Joris-Karl Huysmans

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Charles-Marie-Georges Huysmans (February 5, 1848 – May 12, 1907) was a French novelist who published his works as Joris-Karl Huysmans; he is most famous for the novel À rebours (Against the Grain or Against Nature). His style is remarkable for its idiosyncratic use of the French language, wide-ranging vocabulary, wealth of detailed and sensuous description, and biting, satirical wit. The novels are also noteworthy for their encyclopaedic documentation, ranging from the catalogue of decadent Latin authors in À rebours to the discussion of the iconography of Christian architecture in La cathédrale. Huysmans' work expresses a disgust with modern life and a deep pessimism, which led the author first to the philosophy of Arthur Schopenhauer[1] then to the teachings of the Catholic Church.


Parents and early life

He was born in Paris to a Dutch father, Godfried Huysmans, who was a lithographer by trade. His mother, Malvina Badin, had been a schoolmistress. He published his works as "Joris-Karl Huysmans", using an approximation of the Dutch equivalent of his forenames, to emphasize his roots. Huysmans' father died when he was eight years old, and his mother quickly remarried, leaving Huysmans feeling a great deal of resentment against his stepfather, Jules Og, a Protestant who was part owner of a Parisian book-bindery.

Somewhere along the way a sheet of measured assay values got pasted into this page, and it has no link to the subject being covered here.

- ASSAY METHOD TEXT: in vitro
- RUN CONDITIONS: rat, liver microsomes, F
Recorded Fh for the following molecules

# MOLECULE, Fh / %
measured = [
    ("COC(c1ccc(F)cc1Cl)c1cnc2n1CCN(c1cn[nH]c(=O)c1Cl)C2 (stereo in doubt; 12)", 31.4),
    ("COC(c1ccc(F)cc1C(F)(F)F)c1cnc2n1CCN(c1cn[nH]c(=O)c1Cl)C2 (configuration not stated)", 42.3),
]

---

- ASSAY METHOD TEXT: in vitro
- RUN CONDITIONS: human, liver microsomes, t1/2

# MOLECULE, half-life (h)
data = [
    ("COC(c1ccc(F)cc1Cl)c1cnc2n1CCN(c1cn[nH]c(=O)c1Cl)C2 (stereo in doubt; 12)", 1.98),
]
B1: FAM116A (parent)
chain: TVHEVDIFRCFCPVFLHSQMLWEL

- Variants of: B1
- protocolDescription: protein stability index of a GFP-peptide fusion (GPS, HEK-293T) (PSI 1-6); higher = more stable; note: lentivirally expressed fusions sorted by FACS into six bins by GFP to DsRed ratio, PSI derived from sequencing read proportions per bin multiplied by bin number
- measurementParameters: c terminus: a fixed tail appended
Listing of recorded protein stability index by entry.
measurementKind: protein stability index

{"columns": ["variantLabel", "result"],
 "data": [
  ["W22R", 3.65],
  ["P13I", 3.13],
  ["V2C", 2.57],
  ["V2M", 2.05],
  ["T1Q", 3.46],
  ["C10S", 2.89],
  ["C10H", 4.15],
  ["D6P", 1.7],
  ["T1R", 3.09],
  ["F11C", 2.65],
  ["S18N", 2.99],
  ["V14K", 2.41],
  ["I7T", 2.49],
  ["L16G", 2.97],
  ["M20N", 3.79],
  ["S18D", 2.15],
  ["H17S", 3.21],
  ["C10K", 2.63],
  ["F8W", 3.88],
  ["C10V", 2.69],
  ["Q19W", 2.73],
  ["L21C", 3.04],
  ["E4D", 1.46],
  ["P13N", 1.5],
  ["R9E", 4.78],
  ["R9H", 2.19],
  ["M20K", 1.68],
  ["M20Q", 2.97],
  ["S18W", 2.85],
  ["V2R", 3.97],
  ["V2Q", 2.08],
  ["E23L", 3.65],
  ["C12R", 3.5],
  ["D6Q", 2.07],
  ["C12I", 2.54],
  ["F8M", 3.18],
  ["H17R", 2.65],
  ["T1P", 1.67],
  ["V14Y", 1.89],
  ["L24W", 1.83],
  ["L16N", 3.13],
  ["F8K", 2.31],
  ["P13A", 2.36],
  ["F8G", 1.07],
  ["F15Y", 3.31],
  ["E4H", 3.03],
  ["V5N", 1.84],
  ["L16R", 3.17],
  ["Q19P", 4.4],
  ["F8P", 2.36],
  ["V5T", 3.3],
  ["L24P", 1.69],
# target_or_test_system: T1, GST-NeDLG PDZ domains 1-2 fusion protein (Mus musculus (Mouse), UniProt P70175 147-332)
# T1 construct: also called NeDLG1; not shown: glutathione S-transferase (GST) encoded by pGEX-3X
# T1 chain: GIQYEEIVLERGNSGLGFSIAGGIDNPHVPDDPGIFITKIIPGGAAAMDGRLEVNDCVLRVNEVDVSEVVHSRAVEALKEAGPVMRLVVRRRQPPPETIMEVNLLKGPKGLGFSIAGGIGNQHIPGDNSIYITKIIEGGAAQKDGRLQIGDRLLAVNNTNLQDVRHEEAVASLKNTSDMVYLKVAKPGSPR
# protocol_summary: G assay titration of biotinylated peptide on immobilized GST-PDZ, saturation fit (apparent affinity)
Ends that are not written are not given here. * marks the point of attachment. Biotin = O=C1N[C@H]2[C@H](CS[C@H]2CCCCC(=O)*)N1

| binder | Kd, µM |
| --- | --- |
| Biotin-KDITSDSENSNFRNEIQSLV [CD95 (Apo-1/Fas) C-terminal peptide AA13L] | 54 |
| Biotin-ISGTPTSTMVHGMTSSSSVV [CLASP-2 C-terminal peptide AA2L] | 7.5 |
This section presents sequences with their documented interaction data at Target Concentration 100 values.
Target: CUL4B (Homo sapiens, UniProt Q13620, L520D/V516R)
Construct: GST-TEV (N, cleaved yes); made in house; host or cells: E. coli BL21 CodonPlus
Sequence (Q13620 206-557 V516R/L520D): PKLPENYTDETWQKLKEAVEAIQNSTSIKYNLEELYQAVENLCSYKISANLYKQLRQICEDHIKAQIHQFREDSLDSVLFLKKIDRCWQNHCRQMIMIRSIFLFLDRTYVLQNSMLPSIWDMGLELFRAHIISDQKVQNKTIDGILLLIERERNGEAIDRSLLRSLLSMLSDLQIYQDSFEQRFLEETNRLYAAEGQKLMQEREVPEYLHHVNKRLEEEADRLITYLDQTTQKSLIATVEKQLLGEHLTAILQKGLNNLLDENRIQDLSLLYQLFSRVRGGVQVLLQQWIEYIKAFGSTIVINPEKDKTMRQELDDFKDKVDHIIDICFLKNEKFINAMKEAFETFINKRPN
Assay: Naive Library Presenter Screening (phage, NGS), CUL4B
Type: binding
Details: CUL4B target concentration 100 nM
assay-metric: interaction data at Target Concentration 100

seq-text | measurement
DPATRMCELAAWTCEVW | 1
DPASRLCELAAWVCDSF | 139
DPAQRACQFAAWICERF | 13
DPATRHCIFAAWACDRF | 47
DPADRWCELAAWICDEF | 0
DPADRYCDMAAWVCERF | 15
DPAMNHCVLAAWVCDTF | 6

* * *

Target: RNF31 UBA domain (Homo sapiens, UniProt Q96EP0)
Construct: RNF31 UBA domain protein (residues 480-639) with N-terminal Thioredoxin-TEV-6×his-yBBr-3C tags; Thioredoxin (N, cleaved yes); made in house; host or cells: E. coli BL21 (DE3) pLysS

Huysmans' school years were unhappy but he obtained a baccalauréat. For thirty-two years, he worked as a civil servant for the French Ministry of the Interior, a job he found insufferably tedious. The young Huysmans was called up to fight in the Franco-Prussian War, but was invalided out with dysentery, an experience he described in his early story Sac au dos (Backpack) (later included in Les Soirées de Médan).

Writing career

16th century · 17th century
18th century · 19th century
20th century · Contemporary

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